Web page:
More than a little wrecked, I flew home to England for  a bit of R&R and intense dieting. I shopped and wandered around London- spending hours pottering about old haunts and scribbling in notebooks, trying to capture the feel of London for a book that’s been sitting in my head for years. I dined with some of my Necessaries, who admitted I’d added a bit of flab but cheered me up with their faith that I could and would shift it in no time. I spent a full day in Liberty, my third favourite place in London, marvelling at the treasures to be found in the Vintage section and spending way  too much money on stationery.

Soon, it was time for trip number two, this time to the home of money, chocolate and precision timekeeping. This visit was a little less hectic, but no less glam.  I stayed with a friend of my heart and her gorgeous young family who, as hosts, were incomparable. I screamed my head off during nighttime Porsche power-drives, had a bad reaction to a (delicious) cucumber martini at the Four Seasons, tried on jewellery and sipped on fancy wine at Van Cleef and Cartier, had an intense afternoon at Chanel and woke every morning feeling like I’d been hit by a truck. I left with the kind of sadness only a good holiday can engender and meant it when I said I’d be back.

What I thought was an intense hangover however turned out to be a rather intense illness, diagnosed and discovered by my aforementioned elder sister upon my return to England. This then is why I’ve been absent for so long- I was rather dramatically in hospital for 10 days, being kept sane and out of ICU by my long-suffering sister,  then spent another week as an outpatient. She bullied, coaxed, coddled and generally big-sistered me back to health with her trademark efficiency- no exaggeration, I may not have made it without her.

Eventually, after I’d started to forget what it felt like, I began to feel like myself again. One day, after being allowed to shower unaccompanied (I’d had a rather unfortunate fainting experience the first time I tried it and since then, was forced to have an escort or leave the door ajar.) I eschewed my pyjama uniform for a pair of jeans. They essentially fell off. Hope budding in my heart, I rumbled around the back of the wardrobe until I found a pair of ripped grey jeans I’d last been able to fit into in the Dark Ages. Super skinny, and purchased from Zara in a fit of madness, I’d banished them to the outer rim of my wardrobe when I realised that pouring myself into them would require liposuction or divine intervention. Or, as it turned out, a serious illness.  “Maybe this is what people mean when they say God moves in mysterious ways” I thought as I marvelled at the ease with which they slid on. Days ago, it seemed, I’d been the fattest girl at the party in Italy and now…I felt as if all my birthdays had come at once. I pranced (okay, hobbled) downstairs to pirouette in front of my bemused father. The poor man had flown to the UK in a panic when informed that his youngest was seriously ill and since then had been calming himself down by cooking for me (who puts mint in okra soup? My dad, that’s who!) and sitting on the end of my bed as I slept. He didn’t really understand (or deserve) my “I’m skinny!!!” monologue but indulged it, saying only “Well I guess this means you’re feeling better.”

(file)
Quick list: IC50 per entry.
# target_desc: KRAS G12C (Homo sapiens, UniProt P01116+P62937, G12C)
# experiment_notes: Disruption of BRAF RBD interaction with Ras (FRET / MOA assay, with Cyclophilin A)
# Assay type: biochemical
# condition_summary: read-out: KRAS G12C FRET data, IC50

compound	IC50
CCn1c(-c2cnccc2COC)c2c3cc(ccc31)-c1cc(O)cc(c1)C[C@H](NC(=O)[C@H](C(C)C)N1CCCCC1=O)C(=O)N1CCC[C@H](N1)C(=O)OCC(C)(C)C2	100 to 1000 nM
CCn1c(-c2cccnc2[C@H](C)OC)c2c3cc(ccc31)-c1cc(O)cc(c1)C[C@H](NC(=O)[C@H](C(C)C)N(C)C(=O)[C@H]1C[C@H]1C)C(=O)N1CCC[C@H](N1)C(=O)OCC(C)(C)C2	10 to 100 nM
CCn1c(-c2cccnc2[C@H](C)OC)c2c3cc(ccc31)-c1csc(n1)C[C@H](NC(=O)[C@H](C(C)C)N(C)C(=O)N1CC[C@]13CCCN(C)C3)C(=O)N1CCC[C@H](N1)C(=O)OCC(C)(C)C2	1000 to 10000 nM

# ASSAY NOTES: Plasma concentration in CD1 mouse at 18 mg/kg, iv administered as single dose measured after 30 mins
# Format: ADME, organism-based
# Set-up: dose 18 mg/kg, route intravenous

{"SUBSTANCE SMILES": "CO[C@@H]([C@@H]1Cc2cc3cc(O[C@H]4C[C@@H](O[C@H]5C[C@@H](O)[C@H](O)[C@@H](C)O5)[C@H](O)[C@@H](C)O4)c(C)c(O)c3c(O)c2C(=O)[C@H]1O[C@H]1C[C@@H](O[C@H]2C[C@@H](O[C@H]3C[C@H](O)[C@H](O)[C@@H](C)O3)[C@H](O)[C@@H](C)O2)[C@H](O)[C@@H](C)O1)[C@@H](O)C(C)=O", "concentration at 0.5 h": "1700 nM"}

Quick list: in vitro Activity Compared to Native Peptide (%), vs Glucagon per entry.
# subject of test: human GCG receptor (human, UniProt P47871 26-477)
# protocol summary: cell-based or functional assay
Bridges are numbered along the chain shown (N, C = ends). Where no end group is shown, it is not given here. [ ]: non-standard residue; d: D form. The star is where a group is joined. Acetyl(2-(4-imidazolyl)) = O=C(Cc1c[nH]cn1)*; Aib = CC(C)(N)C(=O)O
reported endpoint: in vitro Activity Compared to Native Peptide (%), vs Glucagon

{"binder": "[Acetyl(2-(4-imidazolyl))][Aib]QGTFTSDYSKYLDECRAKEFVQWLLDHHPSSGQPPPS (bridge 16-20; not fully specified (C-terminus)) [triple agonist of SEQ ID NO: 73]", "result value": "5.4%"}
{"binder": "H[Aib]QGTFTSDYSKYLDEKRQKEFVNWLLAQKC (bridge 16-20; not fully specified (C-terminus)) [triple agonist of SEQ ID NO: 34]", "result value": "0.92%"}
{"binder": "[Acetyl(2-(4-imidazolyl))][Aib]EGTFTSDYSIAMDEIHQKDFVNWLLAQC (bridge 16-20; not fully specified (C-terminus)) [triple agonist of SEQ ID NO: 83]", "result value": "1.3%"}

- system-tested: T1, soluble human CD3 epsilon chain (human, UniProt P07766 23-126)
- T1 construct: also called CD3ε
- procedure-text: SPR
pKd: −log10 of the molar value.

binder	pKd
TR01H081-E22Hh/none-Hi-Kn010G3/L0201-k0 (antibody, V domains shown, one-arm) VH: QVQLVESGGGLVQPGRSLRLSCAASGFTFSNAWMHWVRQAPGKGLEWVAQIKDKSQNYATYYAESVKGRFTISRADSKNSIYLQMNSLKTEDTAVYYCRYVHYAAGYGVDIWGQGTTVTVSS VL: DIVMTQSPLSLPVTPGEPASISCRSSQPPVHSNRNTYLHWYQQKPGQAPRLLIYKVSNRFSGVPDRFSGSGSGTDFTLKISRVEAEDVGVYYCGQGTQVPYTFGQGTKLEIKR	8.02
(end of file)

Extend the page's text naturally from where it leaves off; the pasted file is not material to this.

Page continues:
It did, and I am, and I’m back- to Nigeria, to work and to this blog. Thank you all for your very kind messages and for checking in with me so diligently. If there’s a thing I learned while being unwell, it was that writing here (and hopefully elsewhere) is part of my purpose, but you guys make it a joy.



    • Girl, not at all. I haven’t weighed what I weigh now since before I needed under-eye concealer to look human. (Having said that, you don’t want what I had, but if there’s a gentler way to achieve the same results…)


  1. And I’m glad you’re back and feeling better. I was so excited when I got the new post email this morning.


  2. Sophie says

    Glad to know that you are feeling better and also there was a positive from the illness (the weight loss).
    I believe the mark of a great writer is when they can make the reader feel like he/she is right in the middle of the happenings and you do that so beautifully.
    Thank you for sharing your writing with us.

    Liked by 1 person

  3. Mia, I think that old woman saw your future. Seems an Englishman is your destiny, and this thought is heartbreaking. We can’t lose a brilliant mind as yours to an oyinbo man. (All Nigerian men on here say no to this by stepping up your game!). Glad that you are well and welcome back!

    Liked by 1 person

  4. Afoma says

    Very few people mention how much of a problem materialism is in Nigeria and sometimes I think I’m the only one who sees that. I gasped a little when I read that! Welcome back MiaFarradaily! I’ve missed you so! Glad to hear you’re all better now 🙂

    Liked by 1 person